Ryan Connon

Laurier senior research associate in Yellowknife investigating how permafrost thaw is changing northern landscapes

Ryan Connon, the most senior staff member at Wilfrid Laurier University’s new Yellowknife research office, was born for the job. Literally. He was born in the community of Edzo, now named Behchokǫ̀, about 80 kilometres northwest of Yellowknife. However, his parents returned to southern Ontario when he was two – too young to remember the North himself.

Connon was raised with pictures and stories from his parents’ days in the North and was always determined to go up there himself. He first got a chance during a third-year undergraduate co-op term while studying physical geography and hydrology at the University of Waterloo. He loved it as much as he thought he would.

In his fourth year, his professor suggested he approach William Quinton, a Laurier associate professor with expertise in cold regions hydrology, about graduate school opportunities. It turned out to be a good recommendation for both sides.

This summer, Connon successfully defended his PhD in Geography under Quinton’s supervision. Recently, he was selected to receive the Medal for Academic Excellence at the doctoral level at Laurier’s fall convocation. During his studies, he received a prestigious graduate scholarship from the Natural Sciences and Engineering Research Council of Canada, among numerous other awards.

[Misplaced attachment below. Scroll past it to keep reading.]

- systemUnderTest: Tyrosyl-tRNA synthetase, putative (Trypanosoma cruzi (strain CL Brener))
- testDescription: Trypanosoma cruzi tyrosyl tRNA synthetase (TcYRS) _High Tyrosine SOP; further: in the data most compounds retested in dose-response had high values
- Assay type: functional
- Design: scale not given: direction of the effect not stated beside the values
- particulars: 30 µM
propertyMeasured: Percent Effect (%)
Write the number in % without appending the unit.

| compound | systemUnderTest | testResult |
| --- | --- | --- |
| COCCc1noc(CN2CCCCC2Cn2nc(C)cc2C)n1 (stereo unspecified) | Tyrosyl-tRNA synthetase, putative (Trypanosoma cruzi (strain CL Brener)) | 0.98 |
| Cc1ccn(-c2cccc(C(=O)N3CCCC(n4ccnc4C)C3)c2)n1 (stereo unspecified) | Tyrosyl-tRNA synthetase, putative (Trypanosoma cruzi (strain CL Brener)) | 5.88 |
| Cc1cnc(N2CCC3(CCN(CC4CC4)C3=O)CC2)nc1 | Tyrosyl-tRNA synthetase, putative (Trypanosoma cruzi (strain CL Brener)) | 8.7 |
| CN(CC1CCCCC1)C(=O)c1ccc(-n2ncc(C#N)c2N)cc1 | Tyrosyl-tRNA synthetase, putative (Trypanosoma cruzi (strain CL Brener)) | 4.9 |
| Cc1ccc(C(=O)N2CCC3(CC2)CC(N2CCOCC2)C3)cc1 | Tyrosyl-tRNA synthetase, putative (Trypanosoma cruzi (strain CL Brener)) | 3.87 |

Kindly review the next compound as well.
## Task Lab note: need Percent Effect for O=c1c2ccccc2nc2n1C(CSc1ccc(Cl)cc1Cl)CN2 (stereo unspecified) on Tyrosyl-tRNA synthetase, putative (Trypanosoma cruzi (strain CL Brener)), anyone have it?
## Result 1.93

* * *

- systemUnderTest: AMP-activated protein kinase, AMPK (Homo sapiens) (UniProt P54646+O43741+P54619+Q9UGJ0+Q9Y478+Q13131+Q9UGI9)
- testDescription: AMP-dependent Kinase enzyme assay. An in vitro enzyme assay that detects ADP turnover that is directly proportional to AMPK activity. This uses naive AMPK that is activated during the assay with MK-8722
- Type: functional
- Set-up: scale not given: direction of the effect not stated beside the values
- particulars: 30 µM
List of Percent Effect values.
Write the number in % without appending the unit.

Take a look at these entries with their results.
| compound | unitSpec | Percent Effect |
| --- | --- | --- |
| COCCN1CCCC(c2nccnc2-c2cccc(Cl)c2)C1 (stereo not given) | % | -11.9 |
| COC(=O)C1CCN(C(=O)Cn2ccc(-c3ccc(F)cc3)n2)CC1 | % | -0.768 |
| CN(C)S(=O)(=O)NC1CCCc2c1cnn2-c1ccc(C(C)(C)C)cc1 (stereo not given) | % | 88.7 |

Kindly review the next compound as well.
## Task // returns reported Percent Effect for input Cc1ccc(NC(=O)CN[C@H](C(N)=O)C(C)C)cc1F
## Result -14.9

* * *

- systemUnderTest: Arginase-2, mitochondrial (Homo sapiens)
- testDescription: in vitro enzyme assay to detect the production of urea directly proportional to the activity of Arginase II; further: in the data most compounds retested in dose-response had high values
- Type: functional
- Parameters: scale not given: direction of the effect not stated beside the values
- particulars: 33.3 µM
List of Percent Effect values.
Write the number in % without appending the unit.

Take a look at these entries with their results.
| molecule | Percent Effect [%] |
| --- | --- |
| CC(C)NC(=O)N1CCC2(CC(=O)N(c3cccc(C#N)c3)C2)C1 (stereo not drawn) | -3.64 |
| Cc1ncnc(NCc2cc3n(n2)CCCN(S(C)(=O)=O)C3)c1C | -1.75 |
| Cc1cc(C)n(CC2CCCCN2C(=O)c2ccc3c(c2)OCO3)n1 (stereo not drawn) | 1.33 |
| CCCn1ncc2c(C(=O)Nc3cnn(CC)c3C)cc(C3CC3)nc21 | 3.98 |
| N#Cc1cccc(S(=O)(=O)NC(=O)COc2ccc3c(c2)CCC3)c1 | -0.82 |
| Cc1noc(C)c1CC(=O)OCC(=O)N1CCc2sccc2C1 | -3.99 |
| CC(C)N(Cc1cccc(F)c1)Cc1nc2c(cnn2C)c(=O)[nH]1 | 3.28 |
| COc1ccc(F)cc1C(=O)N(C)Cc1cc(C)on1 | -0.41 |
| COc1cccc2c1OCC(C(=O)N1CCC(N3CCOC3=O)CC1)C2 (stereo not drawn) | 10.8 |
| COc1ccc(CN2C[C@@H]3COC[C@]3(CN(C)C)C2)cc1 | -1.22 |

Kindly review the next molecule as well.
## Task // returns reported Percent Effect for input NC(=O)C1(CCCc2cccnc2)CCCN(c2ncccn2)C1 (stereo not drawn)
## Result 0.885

“I couldn’t have asked for a better supervisor,” Connon says. “Bill gave me the freedom to explore my own ideas and develop my own projects but at the same time if I was looking for support or mentoring, he was always there to help. Not only scientifically, but as a friend.”

Quinton says he was impressed by Connon’s “rapid pace of high-quality output,” leadership skills and interpersonal skills. “In all of Ryan’s research endeavours, he displays a spark of brilliance that one hopes to see in a young scholar.”

Now Connon is senior research associate in hydrometeorology, part of Laurier’s growing team of northern-focused researchers. Though most are based in Ontario, visiting the North regularly for fieldwork, Connon and a few others will be based in Yellowknife full time. This will allow them to do more fieldwork year round as well as build deeper relationships with partners and facilitate the work of colleagues based in the South.